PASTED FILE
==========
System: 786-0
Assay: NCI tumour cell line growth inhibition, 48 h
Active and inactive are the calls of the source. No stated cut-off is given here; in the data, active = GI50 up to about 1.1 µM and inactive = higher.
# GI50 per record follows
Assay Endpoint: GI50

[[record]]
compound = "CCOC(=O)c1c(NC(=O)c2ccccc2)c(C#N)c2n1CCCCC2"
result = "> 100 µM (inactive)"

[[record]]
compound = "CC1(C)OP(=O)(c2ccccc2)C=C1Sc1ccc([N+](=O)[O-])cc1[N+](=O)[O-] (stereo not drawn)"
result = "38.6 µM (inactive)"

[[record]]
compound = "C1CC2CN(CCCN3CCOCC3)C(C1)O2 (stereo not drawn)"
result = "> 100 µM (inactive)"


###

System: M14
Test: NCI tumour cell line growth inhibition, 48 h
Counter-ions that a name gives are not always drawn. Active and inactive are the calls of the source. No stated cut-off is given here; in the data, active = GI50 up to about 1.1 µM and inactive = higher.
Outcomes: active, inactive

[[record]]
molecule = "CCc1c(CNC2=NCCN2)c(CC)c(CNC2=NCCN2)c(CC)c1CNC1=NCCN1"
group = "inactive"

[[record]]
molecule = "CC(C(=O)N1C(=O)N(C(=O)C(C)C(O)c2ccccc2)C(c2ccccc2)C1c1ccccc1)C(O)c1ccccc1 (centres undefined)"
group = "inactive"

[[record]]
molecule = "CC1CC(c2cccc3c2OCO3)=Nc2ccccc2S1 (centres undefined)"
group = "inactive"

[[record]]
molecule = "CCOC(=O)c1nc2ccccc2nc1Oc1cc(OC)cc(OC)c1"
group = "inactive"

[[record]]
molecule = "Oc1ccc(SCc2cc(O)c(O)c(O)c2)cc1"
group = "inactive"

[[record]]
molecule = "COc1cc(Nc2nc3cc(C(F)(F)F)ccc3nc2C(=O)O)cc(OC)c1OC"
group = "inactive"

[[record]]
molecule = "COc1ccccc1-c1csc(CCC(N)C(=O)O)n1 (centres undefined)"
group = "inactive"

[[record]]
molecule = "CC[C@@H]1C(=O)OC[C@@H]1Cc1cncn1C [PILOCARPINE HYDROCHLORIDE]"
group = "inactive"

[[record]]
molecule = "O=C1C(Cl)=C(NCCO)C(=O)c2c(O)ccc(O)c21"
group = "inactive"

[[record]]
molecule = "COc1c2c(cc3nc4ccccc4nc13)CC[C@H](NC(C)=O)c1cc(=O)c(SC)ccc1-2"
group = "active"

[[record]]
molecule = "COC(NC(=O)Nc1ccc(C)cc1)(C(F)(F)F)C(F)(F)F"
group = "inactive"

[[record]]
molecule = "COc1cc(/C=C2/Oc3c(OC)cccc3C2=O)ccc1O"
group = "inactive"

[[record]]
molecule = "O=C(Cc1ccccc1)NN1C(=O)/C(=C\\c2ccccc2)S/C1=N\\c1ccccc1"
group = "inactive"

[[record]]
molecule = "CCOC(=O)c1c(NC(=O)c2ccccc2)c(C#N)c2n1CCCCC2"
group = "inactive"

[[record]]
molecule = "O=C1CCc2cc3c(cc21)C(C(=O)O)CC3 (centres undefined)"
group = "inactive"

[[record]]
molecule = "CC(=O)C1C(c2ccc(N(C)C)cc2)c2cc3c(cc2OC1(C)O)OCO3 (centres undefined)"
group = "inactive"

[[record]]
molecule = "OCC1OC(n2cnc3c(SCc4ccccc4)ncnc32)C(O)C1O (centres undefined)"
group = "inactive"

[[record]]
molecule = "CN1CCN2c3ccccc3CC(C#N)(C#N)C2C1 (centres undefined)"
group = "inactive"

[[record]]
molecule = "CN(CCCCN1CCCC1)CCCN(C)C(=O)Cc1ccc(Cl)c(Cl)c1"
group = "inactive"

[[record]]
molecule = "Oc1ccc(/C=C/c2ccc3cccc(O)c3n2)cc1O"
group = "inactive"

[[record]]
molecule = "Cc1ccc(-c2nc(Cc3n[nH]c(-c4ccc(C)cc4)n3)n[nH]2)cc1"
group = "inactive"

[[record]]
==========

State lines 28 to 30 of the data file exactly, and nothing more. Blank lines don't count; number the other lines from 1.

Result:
group = "inactive"

[[record]]
molecule = "CCOC(=O)c1nc2ccccc2nc1Oc1cc(OC)cc(OC)c1"